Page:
Gay’s view on potential emissions from the mill was as follows.. 'Issues surrounding mills of days gone by, such as odour, noise, emissions, effluent and containment, have been addressed by international engineering experts”.

With the Bartlett Government’s recent progressive policies on Hobart’s waterfront development, canal estates, animal welfare, sustainable transport and cycling infrastructure he clearly has a green vision for the backyard of Tasmania’s political and business elite, whilst his vision for Launceston & the ‘out of sight, out of mind’ Tamar Valley is to remain Tasmania’s dumping ground for brown development, ultra heavy industry and the home of the bogan vote.

The Bartlett government remain beholden to Gunns, the who's who of the Tasmanian logging industry, powerful forestry unions and that shared view of the world which is orientated around creating the continued circumstances that enable them all to remain in power.

However today the Bartlett government derives a good chunk of its credibility from its alliance with the Tasmanian Greens who are clearly behind some of the progressive policies, programmes and decisons that have been laid out since the March election.

The world is changing and is catching up with the Tasmanian Government and the logging industry.
The three great champions of the Gunns pulp mill, John Gay, Robin Gray & Paul Lennon lost their respective careers largely because of what the market & the community percieved was an indecent obsession with pulp mill and the abuse of power to realise it.

The Bartlett government's backflip on the pulp mill was a factor in its near loss in the recent state election but for the Greens coming to the rescue.

The Premier of Tasmania now has a fresh opportunity to break the hold that Gunns has over his party and to break with the past. If he fails again, with Nick Mckim and Will Hodgman now more popular than ever with voters and Labor more on the nose than ever, David Bartlett may not get another chance.


Monday, June 21, 2010

Examiner article on Bartlett, backflips & the Greens.

Angus Livingston, have you been reading TPOS?

You read about Bartletts backflips here first.

Sunday, June 20, 2010

Anatomy of a conspiracy theory. How to spot the nutter in your midst

Conspiracy theories are fringe theories, peddled by fringe dwellers.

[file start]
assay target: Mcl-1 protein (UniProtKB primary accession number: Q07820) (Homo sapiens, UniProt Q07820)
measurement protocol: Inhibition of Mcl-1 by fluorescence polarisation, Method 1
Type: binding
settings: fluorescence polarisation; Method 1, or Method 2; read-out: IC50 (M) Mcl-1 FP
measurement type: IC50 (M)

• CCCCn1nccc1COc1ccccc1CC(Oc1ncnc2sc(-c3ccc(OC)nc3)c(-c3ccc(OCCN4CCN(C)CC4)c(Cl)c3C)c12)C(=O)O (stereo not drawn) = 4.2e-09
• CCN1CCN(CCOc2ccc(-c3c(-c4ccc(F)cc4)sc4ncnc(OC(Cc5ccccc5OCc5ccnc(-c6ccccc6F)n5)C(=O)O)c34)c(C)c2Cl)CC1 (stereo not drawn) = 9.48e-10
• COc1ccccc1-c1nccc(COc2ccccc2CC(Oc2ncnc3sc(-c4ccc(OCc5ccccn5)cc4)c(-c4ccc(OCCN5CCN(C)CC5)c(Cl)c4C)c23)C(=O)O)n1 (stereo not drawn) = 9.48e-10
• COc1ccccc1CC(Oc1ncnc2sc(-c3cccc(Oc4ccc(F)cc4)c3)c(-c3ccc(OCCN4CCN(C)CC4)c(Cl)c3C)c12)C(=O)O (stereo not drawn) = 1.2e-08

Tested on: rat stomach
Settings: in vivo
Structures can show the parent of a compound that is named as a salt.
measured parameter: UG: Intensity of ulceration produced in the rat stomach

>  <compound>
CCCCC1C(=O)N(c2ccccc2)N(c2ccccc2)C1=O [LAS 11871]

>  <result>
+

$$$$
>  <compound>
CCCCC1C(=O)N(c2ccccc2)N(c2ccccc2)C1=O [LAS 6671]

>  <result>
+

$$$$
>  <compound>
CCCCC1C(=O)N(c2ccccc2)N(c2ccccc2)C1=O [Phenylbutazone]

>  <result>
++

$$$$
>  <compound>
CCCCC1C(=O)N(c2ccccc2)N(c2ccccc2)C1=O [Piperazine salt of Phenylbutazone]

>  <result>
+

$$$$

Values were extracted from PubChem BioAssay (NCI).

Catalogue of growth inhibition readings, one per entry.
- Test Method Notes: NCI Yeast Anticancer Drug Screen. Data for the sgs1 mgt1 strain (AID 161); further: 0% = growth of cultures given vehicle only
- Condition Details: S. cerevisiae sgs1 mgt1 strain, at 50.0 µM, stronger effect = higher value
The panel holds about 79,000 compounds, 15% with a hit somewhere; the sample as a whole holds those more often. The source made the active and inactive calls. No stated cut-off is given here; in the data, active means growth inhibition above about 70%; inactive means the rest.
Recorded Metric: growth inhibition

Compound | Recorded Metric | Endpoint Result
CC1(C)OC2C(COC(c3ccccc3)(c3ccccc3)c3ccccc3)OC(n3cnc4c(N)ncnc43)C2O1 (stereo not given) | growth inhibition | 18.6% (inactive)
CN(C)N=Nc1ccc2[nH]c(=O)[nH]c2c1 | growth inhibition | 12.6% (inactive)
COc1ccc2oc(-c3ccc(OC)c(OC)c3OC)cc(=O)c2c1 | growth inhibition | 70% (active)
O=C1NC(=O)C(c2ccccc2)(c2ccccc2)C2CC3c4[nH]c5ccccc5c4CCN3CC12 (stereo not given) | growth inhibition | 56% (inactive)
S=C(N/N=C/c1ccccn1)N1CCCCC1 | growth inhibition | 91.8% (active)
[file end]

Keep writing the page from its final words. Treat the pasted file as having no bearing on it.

More often than not conspiracy theories eminate from religious, political & ideologically driven cults which are often populated by maladjusted cranks who have become isolated from society.
Indeed, committed conspiracy theorists are often angry & emotionally dysfunctional people who have backgrounds of substance abuse and are attracted to churches and extreme political & environmental groups which offer quick fixes and simple solutions to personal and social problems. Though he/she would not hear of it, a committed conspiracy theorist is actually less committed to moral convictions as they are to his/her own anger.

A conspiracy theory is normally characterised by a cunning, complex & covert plot. The aim of the conspiracy theories author is usually to expose persons or groups who most of us generally percieve as good but the conspiracy theorist is convinced is actually involved in secrecy, treachery & deceit.
Indeed, some conspiarcy theorists regard themselves as whistleblowers even martyrs.

Conspiracy theories rely on speculation. They speculate wildly on the motives and actions of persons or groups, are rarely supported by conclusive evidence, and are usually unfair & inaccurate giving little credo to the principles of natural justice. Obsessive conspiracy theorist's are malicious, get very nasty & often revert to abusive, hate filled, ad hominem attacks on their targets.

More often than not peddlers of conspiracy theories will cling obsessively & fervently to their theories against all reason and pleas to see alternate points of view. It is almost impossible to convince a obsessed conpiracy theorist to give up their pet conspiracy theroy. Attempts to speak reason to the conspiracy theorist are often met with aggression, anger and abuse & usually result in frustration for the friend or therapist who is attempting to help.

It is because of this mindset that conspiracy & democracy cannot live together. Democracy suffers where conspiarcy thrives.

Here is an absolute TEXTBOOK case study of a conspiracy theory website.
I feel sorry for the nutters behind this website. If it werent so tragic it would be hilarious.

If you recognise a conspiracy theory in your local church or environment group, for the sake of your own mental health, give them a wide berth.


Saturday, June 19, 2010

Gunns say they will stop using 1080. And its about bloody time! Dinosaur Liberal party resist Greens calls for total ban.

Sports stuff & getting fit

Well my campaign to regain peak fitness & hopefully return to some racing this summer is picking up momentum. 3k quality swim yesterday with the lunch crew and a cold but solid 51km on the bike this a.m. My unfortunate paunch persists, but I did look down & sight my toes yesterday which was encouraging.
Socceroos go up against Ghana tonight at midnight aussie time in a match we cannot afford to lose.
Indeed we need a win and a few goals. Fingers crossed.
Argentina looked awesome the other night in winning 4-1 v South Korea whilst Germany lost in a surprise to Serbia.

Sunday, June 13, 2010

The Bartlett Backflip: Neither clever nor kind - updated Thursday 17/6/10